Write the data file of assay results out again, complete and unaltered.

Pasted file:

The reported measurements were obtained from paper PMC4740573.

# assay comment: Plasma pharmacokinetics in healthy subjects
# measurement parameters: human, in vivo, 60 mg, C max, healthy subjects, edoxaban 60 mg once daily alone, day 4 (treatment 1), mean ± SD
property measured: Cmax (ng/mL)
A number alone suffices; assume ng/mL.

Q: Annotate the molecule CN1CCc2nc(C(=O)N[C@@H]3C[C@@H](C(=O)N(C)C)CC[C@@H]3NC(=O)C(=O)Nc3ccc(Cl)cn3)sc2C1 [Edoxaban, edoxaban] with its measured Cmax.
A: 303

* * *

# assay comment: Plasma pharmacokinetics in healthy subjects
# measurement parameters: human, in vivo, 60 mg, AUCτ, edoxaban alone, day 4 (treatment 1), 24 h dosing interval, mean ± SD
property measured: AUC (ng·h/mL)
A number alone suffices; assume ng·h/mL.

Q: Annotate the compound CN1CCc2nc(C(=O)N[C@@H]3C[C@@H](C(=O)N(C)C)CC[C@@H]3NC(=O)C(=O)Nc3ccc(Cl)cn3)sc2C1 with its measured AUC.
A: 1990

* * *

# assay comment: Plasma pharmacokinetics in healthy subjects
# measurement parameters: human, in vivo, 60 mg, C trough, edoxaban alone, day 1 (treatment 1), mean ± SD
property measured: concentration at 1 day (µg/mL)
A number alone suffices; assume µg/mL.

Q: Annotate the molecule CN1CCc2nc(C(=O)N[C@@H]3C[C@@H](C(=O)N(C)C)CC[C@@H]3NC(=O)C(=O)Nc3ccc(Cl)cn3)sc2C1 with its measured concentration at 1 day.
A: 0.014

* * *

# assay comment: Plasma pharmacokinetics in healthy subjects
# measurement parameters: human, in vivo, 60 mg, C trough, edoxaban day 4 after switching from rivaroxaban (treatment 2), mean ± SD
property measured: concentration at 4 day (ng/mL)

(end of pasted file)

The reported measurements were obtained from paper PMC4740573.

# assay comment: Plasma pharmacokinetics in healthy subjects
# measurement parameters: human, in vivo, 60 mg, C max, healthy subjects, edoxaban 60 mg once daily alone, day 4 (treatment 1), mean ± SD
property measured: Cmax (ng/mL)
A number alone suffices; assume ng/mL.

Q: Annotate the molecule CN1CCc2nc(C(=O)N[C@@H]3C[C@@H](C(=O)N(C)C)CC[C@@H]3NC(=O)C(=O)Nc3ccc(Cl)cn3)sc2C1 [Edoxaban, edoxaban] with its measured Cmax.
A: 303

* * *

# assay comment: Plasma pharmacokinetics in healthy subjects
# measurement parameters: human, in vivo, 60 mg, AUCτ, edoxaban alone, day 4 (treatment 1), 24 h dosing interval, mean ± SD
property measured: AUC (ng·h/mL)
A number alone suffices; assume ng·h/mL.

Q: Annotate the compound CN1CCc2nc(C(=O)N[C@@H]3C[C@@H](C(=O)N(C)C)CC[C@@H]3NC(=O)C(=O)Nc3ccc(Cl)cn3)sc2C1 with its measured AUC.
A: 1990

* * *

# assay comment: Plasma pharmacokinetics in healthy subjects
# measurement parameters: human, in vivo, 60 mg, C trough, edoxaban alone, day 1 (treatment 1), mean ± SD
property measured: concentration at 1 day (µg/mL)
A number alone suffices; assume µg/mL.

Q: Annotate the molecule CN1CCc2nc(C(=O)N[C@@H]3C[C@@H](C(=O)N(C)C)CC[C@@H]3NC(=O)C(=O)Nc3ccc(Cl)cn3)sc2C1 with its measured concentration at 1 day.
A: 0.014

* * *

# assay comment: Plasma pharmacokinetics in healthy subjects
# measurement parameters: human, in vivo, 60 mg, C trough, edoxaban day 4 after switching from rivaroxaban (treatment 2), mean ± SD
property measured: concentration at 4 day (ng/mL)